The directory to store the built wheels in. Defaults to a new "wheels" directory in the project's target
            directory
    -p, --password <password>
            Password for pypi or your custom registry. Note that you can also pass the password through
            PYO3_PACK_PASSWORD
    -r, --repository-url <registry>
            The url of registry where the wheels are uploaded to [default: https://upload.pypi.org/legacy/]

        --rustc-extra-args <rustc_extra_args>...
            Extra arguments that will be passed to rustc as `cargo rustc [...] -- [arg1] [arg2]`

            Use as `--rustc-extra-args="--my-arg"`
    -u, --username <username>
            Username for pypi or your custom registry

Develop

FLAGS:
    -h, --help
            Prints help information

        --release
            Pass --release to cargo

        --strip
            Strip the library for minimum file size

    -V, --version
            Prints version information


OPTIONS:
    -b, --binding-crate <binding_crate>
            Which kind of bindings to use. Possible values are pyo3, rust-cpython, cffi and bin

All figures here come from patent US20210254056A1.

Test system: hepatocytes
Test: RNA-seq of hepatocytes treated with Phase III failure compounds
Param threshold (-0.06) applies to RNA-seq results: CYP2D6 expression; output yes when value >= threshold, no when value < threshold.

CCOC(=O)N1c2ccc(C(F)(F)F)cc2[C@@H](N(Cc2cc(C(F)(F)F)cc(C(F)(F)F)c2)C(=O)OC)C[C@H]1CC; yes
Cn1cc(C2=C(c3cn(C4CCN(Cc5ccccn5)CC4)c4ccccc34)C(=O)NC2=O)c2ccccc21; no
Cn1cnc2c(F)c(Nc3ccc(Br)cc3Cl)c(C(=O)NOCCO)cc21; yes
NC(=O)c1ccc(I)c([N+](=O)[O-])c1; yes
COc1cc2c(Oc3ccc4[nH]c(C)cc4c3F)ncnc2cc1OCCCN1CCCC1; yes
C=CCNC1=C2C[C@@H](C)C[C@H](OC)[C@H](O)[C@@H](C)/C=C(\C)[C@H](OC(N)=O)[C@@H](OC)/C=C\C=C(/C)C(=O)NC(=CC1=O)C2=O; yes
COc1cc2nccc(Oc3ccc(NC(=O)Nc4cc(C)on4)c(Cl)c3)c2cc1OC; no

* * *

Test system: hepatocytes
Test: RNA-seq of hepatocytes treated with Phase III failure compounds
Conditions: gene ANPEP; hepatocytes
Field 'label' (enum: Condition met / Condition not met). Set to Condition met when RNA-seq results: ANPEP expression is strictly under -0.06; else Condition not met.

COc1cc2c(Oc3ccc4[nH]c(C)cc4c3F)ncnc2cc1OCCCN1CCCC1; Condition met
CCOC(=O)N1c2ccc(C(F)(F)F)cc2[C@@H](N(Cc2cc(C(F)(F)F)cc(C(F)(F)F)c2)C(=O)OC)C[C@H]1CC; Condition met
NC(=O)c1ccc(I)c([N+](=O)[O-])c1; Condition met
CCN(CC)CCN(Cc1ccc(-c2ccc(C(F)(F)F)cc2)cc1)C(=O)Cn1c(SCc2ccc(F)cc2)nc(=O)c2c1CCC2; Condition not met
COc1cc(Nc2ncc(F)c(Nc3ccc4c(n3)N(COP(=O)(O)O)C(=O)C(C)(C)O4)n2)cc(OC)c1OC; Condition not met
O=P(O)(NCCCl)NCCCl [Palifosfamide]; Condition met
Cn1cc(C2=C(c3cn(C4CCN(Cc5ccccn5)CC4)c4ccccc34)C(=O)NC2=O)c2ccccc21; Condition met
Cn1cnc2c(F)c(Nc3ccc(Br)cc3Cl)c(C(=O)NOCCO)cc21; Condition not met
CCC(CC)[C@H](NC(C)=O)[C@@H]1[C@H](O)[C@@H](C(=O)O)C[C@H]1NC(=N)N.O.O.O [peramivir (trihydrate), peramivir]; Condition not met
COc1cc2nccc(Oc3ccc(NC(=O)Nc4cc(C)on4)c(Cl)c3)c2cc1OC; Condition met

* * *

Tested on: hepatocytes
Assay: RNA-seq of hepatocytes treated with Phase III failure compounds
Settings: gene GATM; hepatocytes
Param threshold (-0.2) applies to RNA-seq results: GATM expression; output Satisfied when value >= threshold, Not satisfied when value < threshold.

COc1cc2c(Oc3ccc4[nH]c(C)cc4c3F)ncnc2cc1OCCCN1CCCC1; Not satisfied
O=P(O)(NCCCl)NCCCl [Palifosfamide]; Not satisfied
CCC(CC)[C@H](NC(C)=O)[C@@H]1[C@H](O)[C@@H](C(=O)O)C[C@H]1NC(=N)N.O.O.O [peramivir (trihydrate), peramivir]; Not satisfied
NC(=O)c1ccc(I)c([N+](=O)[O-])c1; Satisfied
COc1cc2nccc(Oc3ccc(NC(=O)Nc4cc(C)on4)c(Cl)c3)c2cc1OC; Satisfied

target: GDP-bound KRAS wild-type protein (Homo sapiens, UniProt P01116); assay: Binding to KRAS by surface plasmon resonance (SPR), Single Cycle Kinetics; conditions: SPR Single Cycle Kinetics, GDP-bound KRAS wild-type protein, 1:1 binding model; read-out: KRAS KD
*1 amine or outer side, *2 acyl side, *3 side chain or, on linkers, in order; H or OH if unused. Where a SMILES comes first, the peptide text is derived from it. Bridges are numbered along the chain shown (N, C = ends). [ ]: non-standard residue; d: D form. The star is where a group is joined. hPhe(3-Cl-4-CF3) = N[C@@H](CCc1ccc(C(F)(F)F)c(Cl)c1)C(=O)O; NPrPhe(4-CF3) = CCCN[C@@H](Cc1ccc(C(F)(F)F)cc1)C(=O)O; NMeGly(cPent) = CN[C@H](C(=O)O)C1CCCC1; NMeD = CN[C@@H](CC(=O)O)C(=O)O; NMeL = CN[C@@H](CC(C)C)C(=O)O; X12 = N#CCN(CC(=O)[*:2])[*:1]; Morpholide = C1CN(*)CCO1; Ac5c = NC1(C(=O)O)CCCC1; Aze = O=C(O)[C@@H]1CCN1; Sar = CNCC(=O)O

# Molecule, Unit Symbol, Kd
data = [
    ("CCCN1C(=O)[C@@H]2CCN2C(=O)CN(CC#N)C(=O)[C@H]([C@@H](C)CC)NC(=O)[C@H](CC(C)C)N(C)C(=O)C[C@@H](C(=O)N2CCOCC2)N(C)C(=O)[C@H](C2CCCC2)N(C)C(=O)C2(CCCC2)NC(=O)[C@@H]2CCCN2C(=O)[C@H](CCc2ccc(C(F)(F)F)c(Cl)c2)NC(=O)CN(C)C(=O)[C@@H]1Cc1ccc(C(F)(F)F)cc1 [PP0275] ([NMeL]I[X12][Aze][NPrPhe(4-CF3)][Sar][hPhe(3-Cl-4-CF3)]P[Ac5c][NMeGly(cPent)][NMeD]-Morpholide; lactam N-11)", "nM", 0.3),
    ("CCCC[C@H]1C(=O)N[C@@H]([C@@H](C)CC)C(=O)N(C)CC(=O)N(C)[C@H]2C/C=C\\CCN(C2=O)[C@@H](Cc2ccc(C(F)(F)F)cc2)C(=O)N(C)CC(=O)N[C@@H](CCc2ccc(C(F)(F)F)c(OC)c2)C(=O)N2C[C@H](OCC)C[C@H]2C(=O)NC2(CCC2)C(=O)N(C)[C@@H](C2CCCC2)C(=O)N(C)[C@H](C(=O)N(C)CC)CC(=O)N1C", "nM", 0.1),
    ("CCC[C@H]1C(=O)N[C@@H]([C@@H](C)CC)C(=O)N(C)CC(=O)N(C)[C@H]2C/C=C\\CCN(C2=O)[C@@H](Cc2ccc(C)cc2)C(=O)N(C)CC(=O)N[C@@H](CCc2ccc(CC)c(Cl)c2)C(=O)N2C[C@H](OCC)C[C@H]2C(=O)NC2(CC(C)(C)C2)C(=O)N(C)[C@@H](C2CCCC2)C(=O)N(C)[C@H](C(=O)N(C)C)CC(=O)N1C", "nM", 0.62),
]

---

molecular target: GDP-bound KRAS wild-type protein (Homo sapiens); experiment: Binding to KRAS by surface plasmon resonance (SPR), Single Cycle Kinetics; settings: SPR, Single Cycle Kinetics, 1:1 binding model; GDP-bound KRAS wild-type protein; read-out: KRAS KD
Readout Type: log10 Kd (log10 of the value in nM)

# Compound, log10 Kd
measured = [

--cargo-extra-args <cargo_extra_args>...
            Extra arguments that will be passed to cargo as `cargo rustc [...] [arg1] [arg2] --`

            Use as `--cargo-extra-args="--my-arg"`
    -m, --manifest-path <manifest_path>
            The path to the Cargo.toml [default: Cargo.toml]

        --rustc-extra-args <rustc_extra_args>...
            Extra arguments that will be passed to rustc as `cargo rustc [...] -- [arg1] [arg2]`

            Use as `--rustc-extra-args="--my-arg"`

Code

The main part is the pyo3-pack library, which is completely documented and should be well integratable. The accompanying main.rs takes care username and password for the pypi upload and otherwise calls into the library.

The sysconfig folder contains the output of python -m sysconfig for different python versions and platform, which is helpful during development.

You need to install cffi (pip install cffi) to run the tests.

You might want to have look into my blog post which explains the intricacies of building native python packages.

Project details